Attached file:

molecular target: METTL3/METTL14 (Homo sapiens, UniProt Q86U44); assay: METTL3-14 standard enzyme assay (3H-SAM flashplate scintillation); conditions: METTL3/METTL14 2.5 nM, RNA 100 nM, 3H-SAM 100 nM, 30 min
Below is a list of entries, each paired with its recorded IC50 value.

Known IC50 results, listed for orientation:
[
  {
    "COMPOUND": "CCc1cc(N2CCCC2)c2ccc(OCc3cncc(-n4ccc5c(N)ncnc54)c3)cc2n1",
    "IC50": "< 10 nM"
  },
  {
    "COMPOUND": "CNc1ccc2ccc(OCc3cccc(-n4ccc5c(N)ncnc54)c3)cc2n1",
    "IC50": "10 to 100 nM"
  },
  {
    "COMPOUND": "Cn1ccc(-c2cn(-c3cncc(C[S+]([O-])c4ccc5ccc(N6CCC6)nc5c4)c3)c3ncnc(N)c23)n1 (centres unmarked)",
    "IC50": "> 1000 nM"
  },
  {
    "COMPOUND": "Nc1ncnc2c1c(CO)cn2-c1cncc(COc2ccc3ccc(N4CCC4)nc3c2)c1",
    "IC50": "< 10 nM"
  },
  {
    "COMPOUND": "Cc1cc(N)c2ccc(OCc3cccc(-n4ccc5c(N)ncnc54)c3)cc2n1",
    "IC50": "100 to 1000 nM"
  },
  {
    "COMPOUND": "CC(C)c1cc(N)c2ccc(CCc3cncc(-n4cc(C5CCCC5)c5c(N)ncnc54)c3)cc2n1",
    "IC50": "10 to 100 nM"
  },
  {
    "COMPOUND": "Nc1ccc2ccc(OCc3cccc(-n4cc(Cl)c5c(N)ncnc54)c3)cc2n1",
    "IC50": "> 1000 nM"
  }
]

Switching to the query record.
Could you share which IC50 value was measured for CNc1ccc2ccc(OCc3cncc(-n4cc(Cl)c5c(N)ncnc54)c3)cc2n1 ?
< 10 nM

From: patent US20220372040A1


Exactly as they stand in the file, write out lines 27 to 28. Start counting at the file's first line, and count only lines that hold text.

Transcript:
    "IC50": "10 to 100 nM"
  },